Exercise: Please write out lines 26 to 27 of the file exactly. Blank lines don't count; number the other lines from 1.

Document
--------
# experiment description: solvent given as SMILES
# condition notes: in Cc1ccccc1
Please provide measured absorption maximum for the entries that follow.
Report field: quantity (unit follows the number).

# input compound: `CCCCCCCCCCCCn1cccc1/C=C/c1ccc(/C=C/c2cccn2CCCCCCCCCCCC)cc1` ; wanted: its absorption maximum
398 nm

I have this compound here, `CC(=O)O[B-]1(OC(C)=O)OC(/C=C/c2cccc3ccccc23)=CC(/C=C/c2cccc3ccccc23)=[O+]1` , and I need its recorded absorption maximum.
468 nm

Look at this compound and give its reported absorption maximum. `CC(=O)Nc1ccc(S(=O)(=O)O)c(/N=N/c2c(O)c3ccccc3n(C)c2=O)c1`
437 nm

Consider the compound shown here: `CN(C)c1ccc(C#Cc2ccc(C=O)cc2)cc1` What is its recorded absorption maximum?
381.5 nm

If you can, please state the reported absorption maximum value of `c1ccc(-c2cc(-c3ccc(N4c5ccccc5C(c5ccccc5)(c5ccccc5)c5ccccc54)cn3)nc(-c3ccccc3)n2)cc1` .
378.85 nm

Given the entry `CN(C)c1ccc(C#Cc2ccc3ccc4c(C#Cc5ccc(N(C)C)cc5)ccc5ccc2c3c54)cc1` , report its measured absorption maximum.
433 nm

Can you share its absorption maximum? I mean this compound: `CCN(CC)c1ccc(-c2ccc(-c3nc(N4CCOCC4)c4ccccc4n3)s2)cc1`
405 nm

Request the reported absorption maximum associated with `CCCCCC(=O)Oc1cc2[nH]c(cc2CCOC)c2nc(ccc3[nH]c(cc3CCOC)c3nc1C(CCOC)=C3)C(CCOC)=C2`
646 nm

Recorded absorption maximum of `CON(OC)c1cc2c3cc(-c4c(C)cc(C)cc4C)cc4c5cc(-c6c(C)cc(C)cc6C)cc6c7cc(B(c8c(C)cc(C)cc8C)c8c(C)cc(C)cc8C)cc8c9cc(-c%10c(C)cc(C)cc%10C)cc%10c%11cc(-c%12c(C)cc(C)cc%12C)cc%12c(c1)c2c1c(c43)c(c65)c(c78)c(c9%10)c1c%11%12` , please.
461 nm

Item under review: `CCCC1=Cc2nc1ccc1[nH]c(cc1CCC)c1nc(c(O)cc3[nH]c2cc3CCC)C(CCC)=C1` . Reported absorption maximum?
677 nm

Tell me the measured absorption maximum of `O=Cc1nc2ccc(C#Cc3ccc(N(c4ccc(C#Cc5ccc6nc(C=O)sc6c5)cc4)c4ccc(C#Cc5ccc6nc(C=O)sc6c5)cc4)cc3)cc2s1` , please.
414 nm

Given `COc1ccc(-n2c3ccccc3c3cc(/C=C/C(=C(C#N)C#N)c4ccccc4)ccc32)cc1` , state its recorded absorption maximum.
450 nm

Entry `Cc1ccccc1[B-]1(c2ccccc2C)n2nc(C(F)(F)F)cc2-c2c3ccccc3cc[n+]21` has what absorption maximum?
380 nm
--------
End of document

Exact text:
414 nm

Given `COc1ccc(-n2c3ccccc3c3cc(/C=C/C(=C(C#N)C#N)c4ccccc4)ccc32)cc1` , state its recorded absorption maximum.